Inventory and Cost Flow Assumptions

Topics: Inventory, Balance sheet, Accounts receivable Pages: 4 (1299 words) Published: December 28, 2012
FND154 W3 A1 Seastrand
Professor Harrison
December 21, 2012
1. Identify the differences between service and merchandising companies and explain the recording of purchases and sales under a perpetual inventory system. Merchandising companies sell a product to their customers. Grocery stores, clothing stores and booksellers are all examples of a merchandising company. Service companies provide a service to their customers. A landscape service, a masseuse and a CPA are all examples of a service business. At the end of sale from a service company you don’t retain a solid product. A restaurant sells both products (food) and services. This is true of many businesses. A vacuum cleaner business, for instance, sells the product, the vacuum, and also the service of maintaining and fixing them when they break. Another difference between merchandising and service companies is an inventory. A service company may use products to provide their service, but with merchandisers the products are their service to their customers. According to Accounting Inventory at, “ Although the accounting cycle and the basic accounting principles are the same for companies that sell merchandise and companies that provide services, merchandising companies use several accounts that service companies do not use. The balance sheet includes an additional current asset called merchandise inventory, or simply inventory, which records the cost of merchandise held for resale. On balance sheets, the inventory account usually appears just below accounts receivable because inventory is less liquid than accounts receivable” (21081). A perpetual inventory system is an approach where inventory accounting is updated continuously as transactions are made. Books are kept to date in agreement with stock on hand within specified time periods. They are recorded with the price and account that relate to each item bought for sale to the customers. Computers and computer software have made...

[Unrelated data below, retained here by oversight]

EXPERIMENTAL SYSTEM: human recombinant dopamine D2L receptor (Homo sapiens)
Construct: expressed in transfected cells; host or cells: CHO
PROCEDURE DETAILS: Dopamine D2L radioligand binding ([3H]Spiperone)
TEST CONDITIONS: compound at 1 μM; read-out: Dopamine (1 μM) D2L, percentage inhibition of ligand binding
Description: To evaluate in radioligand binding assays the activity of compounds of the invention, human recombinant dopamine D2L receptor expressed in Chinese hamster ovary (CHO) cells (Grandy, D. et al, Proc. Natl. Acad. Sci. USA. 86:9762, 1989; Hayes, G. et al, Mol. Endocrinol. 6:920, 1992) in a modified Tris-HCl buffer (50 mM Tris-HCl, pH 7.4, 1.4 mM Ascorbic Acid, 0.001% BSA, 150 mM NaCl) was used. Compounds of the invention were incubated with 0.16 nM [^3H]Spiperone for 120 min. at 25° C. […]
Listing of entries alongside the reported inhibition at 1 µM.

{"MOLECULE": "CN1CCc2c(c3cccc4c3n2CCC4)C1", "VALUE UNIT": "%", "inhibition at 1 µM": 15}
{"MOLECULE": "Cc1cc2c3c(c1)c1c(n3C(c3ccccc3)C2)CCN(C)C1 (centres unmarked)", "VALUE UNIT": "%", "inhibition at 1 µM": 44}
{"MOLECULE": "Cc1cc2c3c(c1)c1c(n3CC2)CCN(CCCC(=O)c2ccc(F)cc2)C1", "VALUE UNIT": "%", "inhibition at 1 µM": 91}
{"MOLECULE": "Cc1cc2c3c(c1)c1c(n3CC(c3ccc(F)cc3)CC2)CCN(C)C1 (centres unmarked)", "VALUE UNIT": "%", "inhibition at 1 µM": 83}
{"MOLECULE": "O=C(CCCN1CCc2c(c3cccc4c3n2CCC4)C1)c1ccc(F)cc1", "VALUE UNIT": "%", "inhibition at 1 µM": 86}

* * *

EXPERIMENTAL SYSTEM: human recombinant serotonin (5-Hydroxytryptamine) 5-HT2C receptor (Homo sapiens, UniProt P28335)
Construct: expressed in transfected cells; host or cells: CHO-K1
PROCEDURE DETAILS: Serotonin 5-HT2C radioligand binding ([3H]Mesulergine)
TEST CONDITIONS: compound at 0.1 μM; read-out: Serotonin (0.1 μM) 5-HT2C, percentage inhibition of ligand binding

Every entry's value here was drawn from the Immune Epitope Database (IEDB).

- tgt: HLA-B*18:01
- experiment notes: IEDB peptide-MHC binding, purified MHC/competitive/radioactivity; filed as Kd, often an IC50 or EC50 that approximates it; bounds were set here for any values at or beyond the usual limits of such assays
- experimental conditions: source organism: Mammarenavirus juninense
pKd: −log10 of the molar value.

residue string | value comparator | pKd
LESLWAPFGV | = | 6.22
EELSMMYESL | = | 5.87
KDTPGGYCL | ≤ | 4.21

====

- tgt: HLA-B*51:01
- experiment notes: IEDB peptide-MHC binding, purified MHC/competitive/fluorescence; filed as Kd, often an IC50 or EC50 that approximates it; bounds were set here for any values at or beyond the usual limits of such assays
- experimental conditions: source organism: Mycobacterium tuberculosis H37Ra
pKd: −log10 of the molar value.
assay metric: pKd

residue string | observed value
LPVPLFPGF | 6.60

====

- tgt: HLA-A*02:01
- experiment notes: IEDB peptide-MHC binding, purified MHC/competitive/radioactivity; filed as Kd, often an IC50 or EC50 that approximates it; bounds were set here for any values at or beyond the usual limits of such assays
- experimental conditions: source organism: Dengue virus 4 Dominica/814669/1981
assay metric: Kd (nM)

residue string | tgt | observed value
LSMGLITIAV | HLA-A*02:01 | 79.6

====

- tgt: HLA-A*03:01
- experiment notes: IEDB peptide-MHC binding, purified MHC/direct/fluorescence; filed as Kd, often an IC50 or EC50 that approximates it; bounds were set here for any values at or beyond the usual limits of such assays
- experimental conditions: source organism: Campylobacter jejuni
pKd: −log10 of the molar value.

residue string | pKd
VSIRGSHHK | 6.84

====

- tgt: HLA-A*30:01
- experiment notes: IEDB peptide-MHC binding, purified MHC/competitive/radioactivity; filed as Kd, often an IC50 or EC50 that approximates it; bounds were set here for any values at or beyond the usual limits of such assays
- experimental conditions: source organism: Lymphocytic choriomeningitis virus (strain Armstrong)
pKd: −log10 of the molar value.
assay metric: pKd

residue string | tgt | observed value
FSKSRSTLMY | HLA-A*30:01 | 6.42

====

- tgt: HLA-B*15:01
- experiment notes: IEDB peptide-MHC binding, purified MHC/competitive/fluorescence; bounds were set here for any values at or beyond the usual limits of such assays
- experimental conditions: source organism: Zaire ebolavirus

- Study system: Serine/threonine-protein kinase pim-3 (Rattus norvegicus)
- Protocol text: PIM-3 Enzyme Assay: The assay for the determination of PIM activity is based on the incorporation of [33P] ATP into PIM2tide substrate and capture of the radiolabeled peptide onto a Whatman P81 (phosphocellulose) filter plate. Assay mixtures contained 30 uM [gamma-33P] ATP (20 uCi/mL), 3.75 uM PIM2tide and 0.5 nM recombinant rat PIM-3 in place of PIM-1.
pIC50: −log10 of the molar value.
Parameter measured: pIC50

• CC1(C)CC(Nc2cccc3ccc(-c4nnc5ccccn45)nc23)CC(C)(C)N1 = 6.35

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Kennon, Joshua. "Gross Profit on the Income Statement." Investing for Beginners. N.p., n.d. Web. 21 Dec. 2012. <>.
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Weygandt, Jerry J., Donald E. Kieso, and Walter Gerry Kell. Accounting principles. 4th ed. New York: Wiley, 1996. Print.
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